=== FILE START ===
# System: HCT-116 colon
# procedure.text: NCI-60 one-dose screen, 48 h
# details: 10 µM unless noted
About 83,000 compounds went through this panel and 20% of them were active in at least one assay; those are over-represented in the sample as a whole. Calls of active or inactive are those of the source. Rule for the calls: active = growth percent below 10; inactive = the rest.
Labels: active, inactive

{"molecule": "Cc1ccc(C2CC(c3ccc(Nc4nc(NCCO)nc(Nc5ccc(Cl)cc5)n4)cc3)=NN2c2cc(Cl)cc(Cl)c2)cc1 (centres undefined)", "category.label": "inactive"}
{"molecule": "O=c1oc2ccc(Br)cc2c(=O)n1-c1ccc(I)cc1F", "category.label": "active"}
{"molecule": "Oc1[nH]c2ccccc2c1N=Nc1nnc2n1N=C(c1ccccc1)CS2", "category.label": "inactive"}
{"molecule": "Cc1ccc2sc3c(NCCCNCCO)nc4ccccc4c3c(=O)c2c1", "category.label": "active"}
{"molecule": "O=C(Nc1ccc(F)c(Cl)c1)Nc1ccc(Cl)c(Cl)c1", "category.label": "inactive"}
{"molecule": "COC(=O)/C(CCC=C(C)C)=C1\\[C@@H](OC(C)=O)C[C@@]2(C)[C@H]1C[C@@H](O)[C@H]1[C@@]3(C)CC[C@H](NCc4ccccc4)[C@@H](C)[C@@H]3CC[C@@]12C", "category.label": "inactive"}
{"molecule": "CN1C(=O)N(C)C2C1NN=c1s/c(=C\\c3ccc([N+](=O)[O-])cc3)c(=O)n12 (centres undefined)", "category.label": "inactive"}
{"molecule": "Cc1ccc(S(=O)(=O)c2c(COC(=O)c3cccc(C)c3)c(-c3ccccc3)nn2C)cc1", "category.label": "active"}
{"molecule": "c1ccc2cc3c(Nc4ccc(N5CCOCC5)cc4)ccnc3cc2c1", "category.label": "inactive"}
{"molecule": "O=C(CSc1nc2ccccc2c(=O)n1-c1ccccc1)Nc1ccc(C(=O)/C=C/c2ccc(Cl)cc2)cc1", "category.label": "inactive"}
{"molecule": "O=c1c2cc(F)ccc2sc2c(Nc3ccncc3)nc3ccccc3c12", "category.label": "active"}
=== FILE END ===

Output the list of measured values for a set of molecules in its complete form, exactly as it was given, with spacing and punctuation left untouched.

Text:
# System: HCT-116 colon
# procedure.text: NCI-60 one-dose screen, 48 h
# details: 10 µM unless noted
About 83,000 compounds went through this panel and 20% of them were active in at least one assay; those are over-represented in the sample as a whole. Calls of active or inactive are those of the source. Rule for the calls: active = growth percent below 10; inactive = the rest.
Labels: active, inactive

{"molecule": "Cc1ccc(C2CC(c3ccc(Nc4nc(NCCO)nc(Nc5ccc(Cl)cc5)n4)cc3)=NN2c2cc(Cl)cc(Cl)c2)cc1 (centres undefined)", "category.label": "inactive"}
{"molecule": "O=c1oc2ccc(Br)cc2c(=O)n1-c1ccc(I)cc1F", "category.label": "active"}
{"molecule": "Oc1[nH]c2ccccc2c1N=Nc1nnc2n1N=C(c1ccccc1)CS2", "category.label": "inactive"}
{"molecule": "Cc1ccc2sc3c(NCCCNCCO)nc4ccccc4c3c(=O)c2c1", "category.label": "active"}
{"molecule": "O=C(Nc1ccc(F)c(Cl)c1)Nc1ccc(Cl)c(Cl)c1", "category.label": "inactive"}
{"molecule": "COC(=O)/C(CCC=C(C)C)=C1\\[C@@H](OC(C)=O)C[C@@]2(C)[C@H]1C[C@@H](O)[C@H]1[C@@]3(C)CC[C@H](NCc4ccccc4)[C@@H](C)[C@@H]3CC[C@@]12C", "category.label": "inactive"}
{"molecule": "CN1C(=O)N(C)C2C1NN=c1s/c(=C\\c3ccc([N+](=O)[O-])cc3)c(=O)n12 (centres undefined)", "category.label": "inactive"}
{"molecule": "Cc1ccc(S(=O)(=O)c2c(COC(=O)c3cccc(C)c3)c(-c3ccccc3)nn2C)cc1", "category.label": "active"}
{"molecule": "c1ccc2cc3c(Nc4ccc(N5CCOCC5)cc4)ccnc3cc2c1", "category.label": "inactive"}
{"molecule": "O=C(CSc1nc2ccccc2c(=O)n1-c1ccccc1)Nc1ccc(C(=O)/C=C/c2ccc(Cl)cc2)cc1", "category.label": "inactive"}
{"molecule": "O=c1c2cc(F)ccc2sc2c(Nc3ccncc3)nc3ccccc3c12", "category.label": "active"}